Lyndon B. Johnson photo

Address Before the General Assembly of the United Nations

December 17, 1963

Mr. President, Mr. Secretary General, distinguished delegates to the United Nations, ladies and gentlemen:

We meet in a time of mourning, but in a moment of rededication. My Nation has lost a great leader. This organization has lost a great friend. World peace has lost a great champion.

But John F. Kennedy was the author of new hope for mankind, hope which was shared by a whole new generation of leaders in every continent, and we must not let grief turn us away from that hope. He never quarreled with the past. He always looked at the future. And our task now is to work for the kind of future in which he so strongly believed.

I have come here today to make it unmistakably clear that the assassin's bullet which took his life did not alter his Nation's purpose.

We are more than ever opposed to the doctrines of hate and violence, in our own land and around the world.

We are more than ever committed to the rule of law, in our own land and around the world.

We believe more than ever in the rights of man, all men of every color, in our own land and around the world.

And more than ever we support the United Nations as the best instrument yet devised to promote the peace of the world and to promote the well-being of mankind.

I can tell you today, as I told you in 1958 when I came as Majority Leader of the United States Senate to the first committee of this great tribunal, that the full power and partnership of the United States is committed to our joint effort to eliminate war and the threat of war, aggression and the danger of violence, and to lift from all people everywhere the blight of disease, and poverty, and illiteracy.


Like all human institutions, the United Nations has not achieved the highest of hopes that some held at its birth. Our understanding of how to live, live with one another, is still far behind our knowledge of how to destroy one another.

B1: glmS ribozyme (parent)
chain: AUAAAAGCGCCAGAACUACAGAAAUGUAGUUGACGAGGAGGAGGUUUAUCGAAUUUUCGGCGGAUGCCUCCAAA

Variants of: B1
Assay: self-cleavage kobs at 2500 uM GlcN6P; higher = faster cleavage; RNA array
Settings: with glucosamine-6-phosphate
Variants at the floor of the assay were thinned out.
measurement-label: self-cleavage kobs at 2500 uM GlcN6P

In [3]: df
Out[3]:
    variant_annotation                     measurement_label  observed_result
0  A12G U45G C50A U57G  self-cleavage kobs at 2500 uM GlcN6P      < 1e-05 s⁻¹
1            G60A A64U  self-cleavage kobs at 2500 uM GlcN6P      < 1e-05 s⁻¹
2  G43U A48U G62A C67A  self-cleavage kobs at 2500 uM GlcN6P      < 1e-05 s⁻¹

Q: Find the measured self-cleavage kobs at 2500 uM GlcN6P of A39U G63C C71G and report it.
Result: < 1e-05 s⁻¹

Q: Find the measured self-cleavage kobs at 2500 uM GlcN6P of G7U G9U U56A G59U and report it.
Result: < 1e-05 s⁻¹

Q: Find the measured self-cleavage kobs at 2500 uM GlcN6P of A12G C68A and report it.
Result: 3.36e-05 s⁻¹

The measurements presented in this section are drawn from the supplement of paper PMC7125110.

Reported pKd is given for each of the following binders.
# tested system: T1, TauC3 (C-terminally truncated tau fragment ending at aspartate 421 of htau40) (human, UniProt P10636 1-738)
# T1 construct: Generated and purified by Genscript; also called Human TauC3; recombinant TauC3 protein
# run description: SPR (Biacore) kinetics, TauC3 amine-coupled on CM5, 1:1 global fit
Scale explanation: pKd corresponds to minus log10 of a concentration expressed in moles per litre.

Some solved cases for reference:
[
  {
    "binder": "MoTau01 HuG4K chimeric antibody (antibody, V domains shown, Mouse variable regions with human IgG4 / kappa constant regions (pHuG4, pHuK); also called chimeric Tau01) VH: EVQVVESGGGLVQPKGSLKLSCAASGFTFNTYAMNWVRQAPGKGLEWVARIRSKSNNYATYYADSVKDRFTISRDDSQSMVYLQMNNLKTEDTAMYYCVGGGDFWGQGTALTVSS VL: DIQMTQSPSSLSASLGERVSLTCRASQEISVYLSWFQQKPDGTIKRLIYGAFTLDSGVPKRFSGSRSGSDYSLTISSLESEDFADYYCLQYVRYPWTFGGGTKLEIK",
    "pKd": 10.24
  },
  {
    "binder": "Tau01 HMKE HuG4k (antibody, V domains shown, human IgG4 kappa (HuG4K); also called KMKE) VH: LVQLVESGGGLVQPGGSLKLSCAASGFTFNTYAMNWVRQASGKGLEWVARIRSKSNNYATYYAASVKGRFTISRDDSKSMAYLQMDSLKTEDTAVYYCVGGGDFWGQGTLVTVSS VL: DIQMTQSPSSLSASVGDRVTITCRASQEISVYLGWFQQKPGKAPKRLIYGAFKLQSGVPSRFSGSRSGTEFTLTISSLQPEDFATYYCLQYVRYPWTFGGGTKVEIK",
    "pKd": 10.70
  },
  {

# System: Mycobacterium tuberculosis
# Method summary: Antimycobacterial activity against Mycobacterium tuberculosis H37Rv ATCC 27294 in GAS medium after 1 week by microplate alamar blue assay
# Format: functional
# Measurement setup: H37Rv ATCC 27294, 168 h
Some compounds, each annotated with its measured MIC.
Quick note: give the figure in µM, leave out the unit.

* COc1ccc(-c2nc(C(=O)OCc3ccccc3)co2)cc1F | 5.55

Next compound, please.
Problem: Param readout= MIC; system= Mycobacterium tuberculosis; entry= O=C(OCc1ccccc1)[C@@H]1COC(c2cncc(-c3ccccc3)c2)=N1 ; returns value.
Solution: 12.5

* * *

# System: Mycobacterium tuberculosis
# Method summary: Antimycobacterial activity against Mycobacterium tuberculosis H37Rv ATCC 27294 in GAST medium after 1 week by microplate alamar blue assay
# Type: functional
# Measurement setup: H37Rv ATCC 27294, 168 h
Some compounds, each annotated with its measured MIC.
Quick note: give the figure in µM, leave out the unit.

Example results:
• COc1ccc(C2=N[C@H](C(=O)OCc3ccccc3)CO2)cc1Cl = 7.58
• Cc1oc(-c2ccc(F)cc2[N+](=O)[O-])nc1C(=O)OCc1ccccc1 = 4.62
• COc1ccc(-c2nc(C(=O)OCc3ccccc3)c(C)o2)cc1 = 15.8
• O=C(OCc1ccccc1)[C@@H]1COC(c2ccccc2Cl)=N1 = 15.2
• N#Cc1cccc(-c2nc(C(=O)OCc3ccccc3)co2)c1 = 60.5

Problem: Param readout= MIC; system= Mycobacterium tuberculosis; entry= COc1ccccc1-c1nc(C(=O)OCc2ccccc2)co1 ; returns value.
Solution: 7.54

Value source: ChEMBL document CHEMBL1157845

But as our problems have grown, this Organization has grown, in numbers, in authority, in prestige, and its member nations have grown with it, in responsibility and in maturity.

We have seen too much success to become obsessed with failure.

The peace-keeping machinery of the United Nations has worked in the Congo, in the Middle East, and elsewhere.

The great transition from colonial rule to independence has been largely accomplished.

The Decade of Development has successfully begun.

The world arms race has been slowed.

The struggle for human rights has been gaining new force.

And a start has been made in furthering mankind's common interest in outer space-in scientific exploration, in communications, in weather forecasting, in banning the stationing of nuclear weapons, and in establishing principles of law.

I know that vast problems remain, conflicts between great powers, conflicts between small neighbors, disagreements over disarmament, persistence of ancient wrongs in the area of human rights, residual problems , of colonialism, and all the rest. But men and nations, working apart, created these problems, and men and nations working together must solve them.

They can solve them with the help of this Organization, when all members make it a workshop for constructive action, and not a forum for abuse; when all members seek its help in settling their own disputes as well as the disputes of others; when all members meet their financial obligations to it; and when all members recognize that no nation and no party and no single system can control the future of man.


When I entered the Congress of the United States 27 years ago, it was my very great privilege to work closely with President Franklin Delano Roosevelt. As a Member of Congress, I worked with him to bring about a profound but peaceful revolution. That peaceful revolution brought help and hope to the one-third of our Nation that was then "ill-housed, ill-clad, and ill-nourished."

We helped our working men and women obtain more jobs and we helped them obtain better wages. We helped our farmers to buy and improve their own land, and conserve their soil and water, and electrify their farms.

We harnessed the powers of the great rivers, as in the Tennessee Valley and the Lower Colorado. We encouraged the growth of cooperatives and trade unions. We curbed the excesses of private speculation. We built homes in the place of city slums. And we extended the rights of freedom to all of our citizens.